Obviously this has been a piece of work in the pipeline for some time, but for it to work properly the platform also has to fulfil one other obligation – it must be seen to be clear and decisive in how it manages the IDs. For yes, this will highlight the good LPs, but it will also, without proper policing, empower those on the edge of acceptability in how they execute – not for nothing is there a workstream on anonymous trading at the Global FX Committee. As I highlighted in the story about the change, Euronext does not allow the refreshing or changing of tags by clients, and it takes its responsibilities seriously when it comes to monitoring activity on its platform, but looking across the industry as a whole, just as the LPs’ claims of tailoring a price meet with a degree of scepticism, so too does any platform’s claim that they clamp down hard on miscreants. They do clamp down, of course, but it’s hard to know at what stage they step in and what punishment is meted out – this is where I think we need to see the evidence from all platforms.

It’s one thing publishing a rulebook, not all do, it’s quite another showing people how you enforce it, and we do need a greater determination to enforce the rules, as well as transparency over how they are enforced. In 2012, then Reuters Matching discovered that Lucid Markets had multiple tags on Matching, contrary to the rules. An investigation presumably followed and a ban from the platform was imposed, for one week. All well and good, however there was inevitable scepticism in the air when it was revealed the chosen week was the last of the year, in December when nothing was going on. So not so much a slap on the wrist, more a wag of the finger.

Given the amount of complaints I hear about certain participant behaviour on platforms (and even taking into account the natural propensity of all dealers to bemoan their lot), there is still some wrong activity going on and I feel the wider world should know about it, naming and shaming can be a pretty powerful tool in the social media era (justified or not, it has to be acknowledged).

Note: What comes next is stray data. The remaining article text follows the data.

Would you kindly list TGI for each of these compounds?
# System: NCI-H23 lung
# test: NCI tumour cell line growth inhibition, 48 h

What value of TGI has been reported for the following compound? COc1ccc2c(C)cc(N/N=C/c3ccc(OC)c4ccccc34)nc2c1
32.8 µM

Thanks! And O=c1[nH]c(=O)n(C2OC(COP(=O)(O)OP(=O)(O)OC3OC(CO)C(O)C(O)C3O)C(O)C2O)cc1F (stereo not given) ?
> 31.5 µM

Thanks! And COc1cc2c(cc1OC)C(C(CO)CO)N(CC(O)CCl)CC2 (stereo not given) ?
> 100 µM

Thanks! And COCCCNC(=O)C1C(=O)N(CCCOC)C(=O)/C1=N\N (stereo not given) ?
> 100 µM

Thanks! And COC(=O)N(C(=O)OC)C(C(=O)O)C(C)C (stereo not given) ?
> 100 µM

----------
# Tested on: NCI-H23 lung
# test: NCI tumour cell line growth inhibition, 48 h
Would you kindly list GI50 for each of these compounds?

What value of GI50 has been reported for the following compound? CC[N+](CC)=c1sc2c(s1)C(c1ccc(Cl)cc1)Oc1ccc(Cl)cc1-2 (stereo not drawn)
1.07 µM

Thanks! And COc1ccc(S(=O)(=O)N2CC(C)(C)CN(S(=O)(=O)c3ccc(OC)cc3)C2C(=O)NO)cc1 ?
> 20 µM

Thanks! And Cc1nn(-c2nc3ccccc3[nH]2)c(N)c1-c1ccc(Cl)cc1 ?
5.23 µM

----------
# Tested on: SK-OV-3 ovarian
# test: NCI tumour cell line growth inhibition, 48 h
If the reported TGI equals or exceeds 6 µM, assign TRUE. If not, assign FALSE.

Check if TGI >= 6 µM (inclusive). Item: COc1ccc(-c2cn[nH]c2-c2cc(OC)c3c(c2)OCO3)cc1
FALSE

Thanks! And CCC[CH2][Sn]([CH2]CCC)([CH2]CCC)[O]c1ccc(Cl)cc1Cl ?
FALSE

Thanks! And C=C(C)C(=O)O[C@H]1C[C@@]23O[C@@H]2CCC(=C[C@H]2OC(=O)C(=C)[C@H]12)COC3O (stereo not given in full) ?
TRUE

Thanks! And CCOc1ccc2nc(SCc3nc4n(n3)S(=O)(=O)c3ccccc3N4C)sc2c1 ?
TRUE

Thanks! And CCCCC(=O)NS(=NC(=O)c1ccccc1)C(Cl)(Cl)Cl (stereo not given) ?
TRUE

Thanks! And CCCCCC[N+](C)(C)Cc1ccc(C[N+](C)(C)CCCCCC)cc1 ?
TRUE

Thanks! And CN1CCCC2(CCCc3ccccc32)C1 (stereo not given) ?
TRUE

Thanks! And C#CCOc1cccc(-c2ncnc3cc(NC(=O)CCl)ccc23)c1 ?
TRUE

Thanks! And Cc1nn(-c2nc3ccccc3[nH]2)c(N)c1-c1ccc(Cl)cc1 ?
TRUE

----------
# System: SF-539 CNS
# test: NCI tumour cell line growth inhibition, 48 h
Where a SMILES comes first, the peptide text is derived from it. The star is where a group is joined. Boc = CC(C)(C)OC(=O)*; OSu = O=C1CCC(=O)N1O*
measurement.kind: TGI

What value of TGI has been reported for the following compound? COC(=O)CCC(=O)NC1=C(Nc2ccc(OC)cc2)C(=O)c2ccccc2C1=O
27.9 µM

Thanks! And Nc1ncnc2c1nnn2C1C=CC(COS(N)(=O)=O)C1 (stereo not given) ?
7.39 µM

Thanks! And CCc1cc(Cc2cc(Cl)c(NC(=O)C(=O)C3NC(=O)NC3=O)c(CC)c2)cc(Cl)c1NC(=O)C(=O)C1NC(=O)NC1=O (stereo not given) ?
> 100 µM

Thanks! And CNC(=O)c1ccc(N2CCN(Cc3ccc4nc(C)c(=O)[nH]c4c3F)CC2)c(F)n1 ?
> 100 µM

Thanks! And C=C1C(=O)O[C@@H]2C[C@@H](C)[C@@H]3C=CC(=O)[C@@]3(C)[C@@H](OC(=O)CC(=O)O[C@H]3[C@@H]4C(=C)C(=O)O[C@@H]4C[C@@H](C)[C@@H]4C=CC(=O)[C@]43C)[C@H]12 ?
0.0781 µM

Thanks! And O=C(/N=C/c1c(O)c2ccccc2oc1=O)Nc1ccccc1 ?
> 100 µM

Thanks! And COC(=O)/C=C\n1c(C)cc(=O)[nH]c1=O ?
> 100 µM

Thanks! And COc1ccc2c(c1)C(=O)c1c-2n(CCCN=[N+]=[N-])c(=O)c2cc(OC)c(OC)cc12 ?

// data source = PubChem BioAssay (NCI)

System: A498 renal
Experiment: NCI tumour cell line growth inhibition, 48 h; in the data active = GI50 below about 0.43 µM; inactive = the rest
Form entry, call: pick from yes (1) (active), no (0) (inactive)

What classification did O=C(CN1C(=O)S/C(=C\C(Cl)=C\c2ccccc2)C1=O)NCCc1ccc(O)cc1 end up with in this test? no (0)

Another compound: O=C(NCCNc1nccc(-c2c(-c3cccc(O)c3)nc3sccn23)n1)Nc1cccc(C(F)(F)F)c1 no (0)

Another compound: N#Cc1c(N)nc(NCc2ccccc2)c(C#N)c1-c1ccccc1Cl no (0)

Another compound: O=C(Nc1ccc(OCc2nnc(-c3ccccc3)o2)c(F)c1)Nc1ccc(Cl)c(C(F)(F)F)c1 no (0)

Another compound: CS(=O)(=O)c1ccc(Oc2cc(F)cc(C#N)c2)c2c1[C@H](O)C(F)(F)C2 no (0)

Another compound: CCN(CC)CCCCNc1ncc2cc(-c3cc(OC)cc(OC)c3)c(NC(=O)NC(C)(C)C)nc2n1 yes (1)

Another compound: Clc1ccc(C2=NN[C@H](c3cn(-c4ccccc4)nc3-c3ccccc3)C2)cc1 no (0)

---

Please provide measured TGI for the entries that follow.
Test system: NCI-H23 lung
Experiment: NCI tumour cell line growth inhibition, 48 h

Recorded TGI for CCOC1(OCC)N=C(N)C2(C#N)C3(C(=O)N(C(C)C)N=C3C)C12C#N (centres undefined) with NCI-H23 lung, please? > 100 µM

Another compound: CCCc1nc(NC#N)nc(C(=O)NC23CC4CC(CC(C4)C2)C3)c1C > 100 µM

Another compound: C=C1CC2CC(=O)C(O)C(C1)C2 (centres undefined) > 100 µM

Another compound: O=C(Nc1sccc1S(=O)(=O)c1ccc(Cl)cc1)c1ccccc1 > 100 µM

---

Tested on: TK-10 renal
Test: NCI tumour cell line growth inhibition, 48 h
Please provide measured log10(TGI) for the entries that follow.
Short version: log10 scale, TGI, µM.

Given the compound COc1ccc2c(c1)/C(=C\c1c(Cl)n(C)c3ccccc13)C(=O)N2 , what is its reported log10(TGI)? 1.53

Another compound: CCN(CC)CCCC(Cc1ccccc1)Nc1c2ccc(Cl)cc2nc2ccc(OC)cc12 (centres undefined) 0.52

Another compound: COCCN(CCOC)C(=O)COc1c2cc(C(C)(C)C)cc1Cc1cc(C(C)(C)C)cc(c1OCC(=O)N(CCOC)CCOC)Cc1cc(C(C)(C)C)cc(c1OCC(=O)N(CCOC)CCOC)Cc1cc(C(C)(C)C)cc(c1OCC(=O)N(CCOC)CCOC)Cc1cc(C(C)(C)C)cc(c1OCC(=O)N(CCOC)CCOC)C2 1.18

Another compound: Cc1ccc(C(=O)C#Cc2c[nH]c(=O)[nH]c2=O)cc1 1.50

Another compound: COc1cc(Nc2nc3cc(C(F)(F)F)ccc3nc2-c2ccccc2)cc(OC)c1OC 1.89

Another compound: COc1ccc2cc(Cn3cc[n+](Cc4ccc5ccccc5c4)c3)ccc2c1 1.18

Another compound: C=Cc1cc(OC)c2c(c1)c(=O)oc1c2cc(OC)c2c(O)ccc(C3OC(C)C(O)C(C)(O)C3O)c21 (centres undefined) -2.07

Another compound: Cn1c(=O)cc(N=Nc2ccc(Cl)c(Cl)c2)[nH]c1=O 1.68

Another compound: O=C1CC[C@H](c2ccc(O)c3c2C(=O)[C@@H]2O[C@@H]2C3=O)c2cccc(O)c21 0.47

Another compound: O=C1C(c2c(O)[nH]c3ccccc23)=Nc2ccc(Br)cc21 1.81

There is one other reason why I think greater transparency over sanctions and rule books is needed along with the moves such as those made by Euronext, and its commercial. I am on thin ground when it comes to deciphering the decline in influence of Matching, because apart from the aforementioned breach one rarely hears anything bad about the environment on the platform. In the case of EBS, however, I feel we can trace the decline in activity back to the period when HFT firms were running amok on the platform, which, paradoxically, was when volumes were at the highest. Genuine LPs became fed up with the environment and not only opened up to other venues, but also backed one of their own in PureFX – and thus the rock started rolling downhill and has proven very difficult to stop.

EBS put its house in order of course, but the secret was already out – other venues were available and they gave the LP the protection of not only last look, but a look at the client’s “name” in a supposedly anonymous environment.

Time has moved on and I think we are at the stage where over-long last look windows and pre-trade IDs are unnecessary, as long as the venue polices behaviour properly and openly. The good LPs realise this and at a time during which they are looking into the number of connections they have to their pricing engines they should start to look at those venues that do the right thing. For something that is often overlooked in this market is that on a multi-participant platform, of course an LP is exposed to customer behaviour, but just as importantly, they are also vulnerable to other LPs’ actions.

Hopefully the Euronext move is the start of a new wave of transparency and monitoring of behaviour on the platforms – if it is not then I suspect the volumes through anonymous venues will continue to decline further.


Twitter @lamboPnL


Colin Lambert